Flora in Extremis

My work Flora in Extremis is a series produced as part of my BA in Creative Arts. It aims to graphically convey some of the threats to plant life looking at excessive use of pesticides and the effects of global warming. It also addresses the issue of plant blindness which is described as “an entire disconnect in people’s minds between plants and our utter dependence on them”. It contains four parts:

My Pesticides series act as a metaphor for the severe threat posed by the excessive and indiscriminate use of pesticides. In this series I print a floral image and spray it with pesticide. The resulting image is unstable, but to preserve it I scan it straight away and then print on photographic paper.

 Surimono (literally ‘printed thing’) applies to Japanese woodblock printed material which combine a poem or poems with a corresponding image. In collaboration, the poet and plant scientist Anne Osbourn and myself have created a form of surimono using photographs and poems integrated into a single image. These images are influenced by the concept of surimono, but do not follow the strict formatting discipline of the Japanese version. The resulting images give voice to the flowers addressing the concept of ‘plant blindness’.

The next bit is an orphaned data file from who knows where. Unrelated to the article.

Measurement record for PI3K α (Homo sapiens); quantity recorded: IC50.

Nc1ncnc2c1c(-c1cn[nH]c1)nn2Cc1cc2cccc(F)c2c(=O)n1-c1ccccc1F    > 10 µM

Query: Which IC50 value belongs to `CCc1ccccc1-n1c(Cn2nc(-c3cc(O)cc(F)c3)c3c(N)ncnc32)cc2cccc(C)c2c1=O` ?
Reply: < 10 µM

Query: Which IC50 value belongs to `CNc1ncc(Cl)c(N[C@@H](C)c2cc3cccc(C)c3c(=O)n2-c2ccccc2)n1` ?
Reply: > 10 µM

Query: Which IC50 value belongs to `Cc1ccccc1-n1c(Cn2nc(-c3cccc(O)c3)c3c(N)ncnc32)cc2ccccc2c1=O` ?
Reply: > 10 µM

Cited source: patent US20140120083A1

Producing Cyanotypes relies on ultraviolet light. Excessive UV, however, also inhibits the growth processes of almost all green plants. I have used the cyanotype process as a metaphor for the danger global warming poses to plant life. Additionally coloured inks used in the images have names that are relevant to nature and to global warming e.g., Baked Earth, Hot Red, Fern Green. The title of each image is constructed from the name of the flower plus the inks used.

My Grave Flowers series is a typological study of the increasing use of artificial flowers in cemeteries and acts as a metaphor for the artificial replacing the natural. The typological approach enhances the overall collective impact of the individual images. 

Using Format